Document Type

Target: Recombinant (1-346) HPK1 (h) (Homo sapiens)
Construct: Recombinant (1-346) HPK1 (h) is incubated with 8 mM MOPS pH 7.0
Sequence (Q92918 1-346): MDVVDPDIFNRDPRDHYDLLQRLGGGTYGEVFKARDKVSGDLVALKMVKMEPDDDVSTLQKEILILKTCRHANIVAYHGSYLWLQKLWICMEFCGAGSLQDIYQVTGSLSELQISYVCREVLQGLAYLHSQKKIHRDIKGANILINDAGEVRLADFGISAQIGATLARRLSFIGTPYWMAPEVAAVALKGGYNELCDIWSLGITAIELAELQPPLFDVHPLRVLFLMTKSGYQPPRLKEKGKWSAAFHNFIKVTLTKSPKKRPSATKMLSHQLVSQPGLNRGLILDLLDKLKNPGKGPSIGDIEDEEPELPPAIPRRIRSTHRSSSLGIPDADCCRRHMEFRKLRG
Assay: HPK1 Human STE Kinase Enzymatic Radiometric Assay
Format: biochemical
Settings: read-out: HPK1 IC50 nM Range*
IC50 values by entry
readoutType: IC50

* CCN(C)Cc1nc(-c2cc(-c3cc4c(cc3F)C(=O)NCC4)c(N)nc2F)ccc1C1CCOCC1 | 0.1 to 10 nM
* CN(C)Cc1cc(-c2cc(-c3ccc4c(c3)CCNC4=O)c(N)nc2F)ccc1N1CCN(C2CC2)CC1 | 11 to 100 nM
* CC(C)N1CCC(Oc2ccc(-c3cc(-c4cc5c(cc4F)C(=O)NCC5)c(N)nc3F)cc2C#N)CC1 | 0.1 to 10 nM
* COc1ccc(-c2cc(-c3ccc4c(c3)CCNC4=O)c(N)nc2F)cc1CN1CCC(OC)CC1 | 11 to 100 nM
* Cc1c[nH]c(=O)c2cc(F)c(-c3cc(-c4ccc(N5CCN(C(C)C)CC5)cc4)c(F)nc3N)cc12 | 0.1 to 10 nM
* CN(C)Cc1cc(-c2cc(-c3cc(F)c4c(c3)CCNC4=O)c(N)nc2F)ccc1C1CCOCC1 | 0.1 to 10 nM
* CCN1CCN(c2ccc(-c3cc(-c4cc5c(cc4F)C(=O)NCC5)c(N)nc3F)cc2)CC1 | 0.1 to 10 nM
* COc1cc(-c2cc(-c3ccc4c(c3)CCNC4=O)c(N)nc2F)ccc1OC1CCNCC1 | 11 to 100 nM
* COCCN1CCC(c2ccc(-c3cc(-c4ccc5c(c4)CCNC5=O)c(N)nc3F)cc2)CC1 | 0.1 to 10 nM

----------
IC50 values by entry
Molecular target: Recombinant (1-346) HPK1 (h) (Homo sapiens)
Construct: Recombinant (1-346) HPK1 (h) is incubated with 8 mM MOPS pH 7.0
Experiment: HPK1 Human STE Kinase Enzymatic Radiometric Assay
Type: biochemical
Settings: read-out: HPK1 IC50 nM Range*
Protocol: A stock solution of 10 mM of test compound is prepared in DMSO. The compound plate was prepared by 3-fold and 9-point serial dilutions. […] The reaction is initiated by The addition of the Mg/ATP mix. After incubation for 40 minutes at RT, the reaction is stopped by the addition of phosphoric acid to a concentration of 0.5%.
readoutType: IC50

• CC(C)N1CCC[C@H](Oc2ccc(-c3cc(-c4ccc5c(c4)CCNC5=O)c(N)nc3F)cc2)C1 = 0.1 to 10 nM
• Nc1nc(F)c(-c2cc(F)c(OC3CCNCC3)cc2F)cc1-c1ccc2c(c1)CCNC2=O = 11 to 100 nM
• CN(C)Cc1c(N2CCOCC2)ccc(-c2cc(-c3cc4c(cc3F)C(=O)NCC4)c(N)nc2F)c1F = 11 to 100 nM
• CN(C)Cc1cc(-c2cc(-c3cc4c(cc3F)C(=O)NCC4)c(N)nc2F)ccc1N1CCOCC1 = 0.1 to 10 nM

E-procurement encompasses a spectrum of buying applications, from simple Web-shopping on suppliers’ online interfaces or storefronts, participating in or organizing auctions to participating in or even actively operating buyside marketplaces, which can all be summarized as the “use of the Internet for purchasing and procurement”. The benefits from e-procurement, especially the potential savings, are often emphasized, and companies spend large sums on implementations. However, there is a lack of research providing broad empirical evidence on the effectiveness or business value of e-procurement at the corporate level. Based on a comprehensive theory background, we develop a research model for the adoption of e-procurement and its effect on corporate success in electronic business. Employing covariance structure analysis, we test our model against empirical data comprising 425 cases collected in a largescale survey in the German-speaking market. We find that the perceived benefits are a driver for adoption, whereas the perceived effort is an inhibitor. Contrary to expectations, the perceived effort has a positive impact on the perceived benefits. While our results suggest that adoption rises with companies’ experience on the Web, no support can be found that adoption increases with company size. We also find that the adoption of e-procurement has a positive, but small impact on corporate success in electronic business